MJM Marine sails ahead with increased sales and profits

Sales at MJM Marine grew 19.3 per cent to £116.6 million while the company cleared profits of £15.1 million
Gary McDonald Business Editor

NEWRY-based MJM Marine had another stellar trading year in 2019, in which every key performance indicator rose significantly.

Latest accounts show that the family-owned firm, which has interests from ship fit-outs to property and glass, increased its sales by 19.3 per cent to £116.6 million.

That's up from £97.7m in 2018, and means that in two years it has more than doubled its sales.

MJM says the increase is a result of the company's continued focus on building strong sustainable relations with key customers by providing a world-class service.

Profits rose too, and after tax the company added £15.1 million to its assets.

The company has four directors - founder and chairman Brian McConville, his son and daughter Conleth and Naoimh, and chief executive Gary Annett.

Last month Brian McConville (59) was recognised with a CBE, awarded in the new year's honours list for services to the economy and to charity.

He started the joinery business in 1983 to provide refurbishment services to the Irish Sea ferry corridor, and since then it has grown to be one of the world's leading marine outfitting businesses, along the way acquiring specialist joinery business Mivan and later Topglass in Toomebridge.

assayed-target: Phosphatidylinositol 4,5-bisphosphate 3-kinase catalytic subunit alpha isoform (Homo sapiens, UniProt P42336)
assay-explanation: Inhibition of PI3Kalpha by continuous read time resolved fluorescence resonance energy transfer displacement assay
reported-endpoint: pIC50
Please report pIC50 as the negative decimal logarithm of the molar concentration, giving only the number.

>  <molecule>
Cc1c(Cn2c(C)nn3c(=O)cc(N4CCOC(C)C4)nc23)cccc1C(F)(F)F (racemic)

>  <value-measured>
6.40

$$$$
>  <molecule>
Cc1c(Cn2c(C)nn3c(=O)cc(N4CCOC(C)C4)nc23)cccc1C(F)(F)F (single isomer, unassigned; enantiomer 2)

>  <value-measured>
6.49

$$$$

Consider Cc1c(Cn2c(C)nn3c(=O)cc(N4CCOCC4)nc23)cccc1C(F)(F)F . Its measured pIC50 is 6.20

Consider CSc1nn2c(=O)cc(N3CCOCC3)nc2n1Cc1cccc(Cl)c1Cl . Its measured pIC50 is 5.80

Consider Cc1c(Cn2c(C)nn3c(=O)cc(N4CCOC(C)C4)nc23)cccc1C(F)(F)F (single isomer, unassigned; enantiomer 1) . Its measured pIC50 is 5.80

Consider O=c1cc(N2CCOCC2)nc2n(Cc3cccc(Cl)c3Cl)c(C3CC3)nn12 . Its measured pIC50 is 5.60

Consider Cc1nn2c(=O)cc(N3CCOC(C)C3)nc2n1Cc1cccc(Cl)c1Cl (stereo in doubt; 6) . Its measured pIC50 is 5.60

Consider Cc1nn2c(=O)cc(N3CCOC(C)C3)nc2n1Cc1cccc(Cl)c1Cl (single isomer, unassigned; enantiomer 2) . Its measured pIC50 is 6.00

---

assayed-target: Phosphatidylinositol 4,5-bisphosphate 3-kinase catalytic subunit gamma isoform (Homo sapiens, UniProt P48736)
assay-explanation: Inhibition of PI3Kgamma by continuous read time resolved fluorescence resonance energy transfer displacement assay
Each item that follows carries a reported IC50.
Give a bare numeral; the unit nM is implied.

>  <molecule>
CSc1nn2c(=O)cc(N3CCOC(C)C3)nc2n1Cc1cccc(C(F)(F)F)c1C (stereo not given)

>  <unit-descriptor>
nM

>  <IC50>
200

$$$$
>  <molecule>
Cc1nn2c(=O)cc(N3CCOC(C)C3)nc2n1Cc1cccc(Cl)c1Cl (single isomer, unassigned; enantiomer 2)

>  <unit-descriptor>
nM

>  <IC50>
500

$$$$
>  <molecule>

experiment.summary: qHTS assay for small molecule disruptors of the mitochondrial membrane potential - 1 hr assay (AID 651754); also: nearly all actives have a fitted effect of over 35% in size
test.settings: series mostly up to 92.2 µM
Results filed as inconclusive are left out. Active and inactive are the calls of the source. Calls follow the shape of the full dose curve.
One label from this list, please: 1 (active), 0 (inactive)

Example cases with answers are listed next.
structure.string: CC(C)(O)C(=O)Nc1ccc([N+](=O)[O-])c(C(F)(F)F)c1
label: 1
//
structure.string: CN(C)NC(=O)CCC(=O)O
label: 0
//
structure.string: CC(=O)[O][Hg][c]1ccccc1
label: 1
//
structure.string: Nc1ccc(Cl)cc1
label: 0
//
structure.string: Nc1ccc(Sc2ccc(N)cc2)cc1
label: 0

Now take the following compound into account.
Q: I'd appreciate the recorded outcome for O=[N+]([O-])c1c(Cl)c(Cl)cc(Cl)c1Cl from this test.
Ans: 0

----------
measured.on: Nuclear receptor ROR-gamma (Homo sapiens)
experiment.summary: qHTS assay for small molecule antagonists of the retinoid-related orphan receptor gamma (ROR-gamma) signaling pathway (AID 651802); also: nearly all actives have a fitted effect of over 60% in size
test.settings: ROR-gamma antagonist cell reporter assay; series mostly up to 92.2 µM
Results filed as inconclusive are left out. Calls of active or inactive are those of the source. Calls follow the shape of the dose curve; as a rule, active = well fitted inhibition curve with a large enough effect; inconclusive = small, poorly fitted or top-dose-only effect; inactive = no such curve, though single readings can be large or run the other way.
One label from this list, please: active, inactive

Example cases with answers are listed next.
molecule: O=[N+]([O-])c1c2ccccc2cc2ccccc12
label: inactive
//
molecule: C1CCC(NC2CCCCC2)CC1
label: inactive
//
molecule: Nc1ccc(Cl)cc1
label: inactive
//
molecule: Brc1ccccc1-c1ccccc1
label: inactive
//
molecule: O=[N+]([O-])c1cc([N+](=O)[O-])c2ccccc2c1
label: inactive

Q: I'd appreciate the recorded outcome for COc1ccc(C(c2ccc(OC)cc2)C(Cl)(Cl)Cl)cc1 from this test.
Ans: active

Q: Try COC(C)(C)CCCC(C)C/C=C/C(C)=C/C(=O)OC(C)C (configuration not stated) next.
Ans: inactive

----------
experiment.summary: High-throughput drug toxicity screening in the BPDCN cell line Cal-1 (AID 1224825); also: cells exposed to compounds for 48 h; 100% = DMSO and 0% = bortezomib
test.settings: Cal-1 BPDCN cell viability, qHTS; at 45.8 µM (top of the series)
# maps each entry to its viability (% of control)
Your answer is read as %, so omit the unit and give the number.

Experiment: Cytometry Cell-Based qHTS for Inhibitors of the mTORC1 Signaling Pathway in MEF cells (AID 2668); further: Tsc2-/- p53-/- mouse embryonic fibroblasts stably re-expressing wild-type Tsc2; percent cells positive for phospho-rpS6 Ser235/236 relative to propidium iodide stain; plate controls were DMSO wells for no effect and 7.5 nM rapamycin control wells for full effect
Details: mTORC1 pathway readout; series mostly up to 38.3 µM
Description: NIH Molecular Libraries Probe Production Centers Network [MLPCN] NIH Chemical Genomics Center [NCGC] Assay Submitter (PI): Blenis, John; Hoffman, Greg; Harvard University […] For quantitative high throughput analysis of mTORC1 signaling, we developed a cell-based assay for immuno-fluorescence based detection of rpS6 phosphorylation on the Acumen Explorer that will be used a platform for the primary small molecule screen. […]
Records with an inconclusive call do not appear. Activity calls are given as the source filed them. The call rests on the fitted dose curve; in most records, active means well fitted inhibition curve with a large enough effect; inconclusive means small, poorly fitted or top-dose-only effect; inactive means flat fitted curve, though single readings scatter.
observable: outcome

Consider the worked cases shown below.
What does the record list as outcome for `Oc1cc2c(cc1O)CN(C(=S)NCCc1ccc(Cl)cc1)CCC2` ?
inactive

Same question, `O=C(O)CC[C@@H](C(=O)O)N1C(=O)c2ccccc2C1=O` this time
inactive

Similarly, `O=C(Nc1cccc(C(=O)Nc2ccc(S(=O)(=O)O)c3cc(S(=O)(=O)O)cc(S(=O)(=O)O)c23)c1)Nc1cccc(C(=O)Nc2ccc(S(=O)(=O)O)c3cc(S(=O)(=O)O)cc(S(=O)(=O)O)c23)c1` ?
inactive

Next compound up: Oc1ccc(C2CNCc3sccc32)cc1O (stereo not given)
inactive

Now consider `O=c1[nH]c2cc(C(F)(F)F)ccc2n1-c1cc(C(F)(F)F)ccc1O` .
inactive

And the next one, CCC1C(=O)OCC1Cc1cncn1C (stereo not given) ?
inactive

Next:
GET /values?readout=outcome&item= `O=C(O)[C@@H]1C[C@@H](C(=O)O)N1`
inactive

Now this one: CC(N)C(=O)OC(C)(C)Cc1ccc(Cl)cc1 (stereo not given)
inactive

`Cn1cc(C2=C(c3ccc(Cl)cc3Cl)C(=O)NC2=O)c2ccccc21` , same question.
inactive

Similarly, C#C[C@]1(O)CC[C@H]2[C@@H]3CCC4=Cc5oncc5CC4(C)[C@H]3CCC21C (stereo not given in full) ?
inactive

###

Latest figures submitted at Companies House show that MJM's sales are almost exclusively outside the UK, where sales in the last year fell from £5.2m to £3.7m.

Rest of the world sales grew from £92.4m to £116.6m, and it also generated increased revenues in Europe (albeit a modest £156,615).

Employee numbers at the firm rose too, with 281 on its payroll at the end of 2019.

That saw its pay bill rise to more than £10.3 million, which on a simple mathematical calculation gives each worker an average salary just shy of £37,000.

But in a strategic report accompanying the accounts, the director caution around risks arising from Covid-19.

They say they acknowledge that the pandemic poses a significant risk to the marine industry and extended supply chain, adding that a number of its major marine contracts for 2020 were postponed, while those which weren't knocked back will be delivered successfully while adhering rigidly to all health and safety regulations and guidance.

And they warn: "Contracts for completion in 2021 have been secured, but we recognise that the uncertainty surrounding future lockdowns and outbreaks compounds the seriousness of the situation in the short term and we are aware that there is a potential risk to future trading and operations, which we are monitoring."

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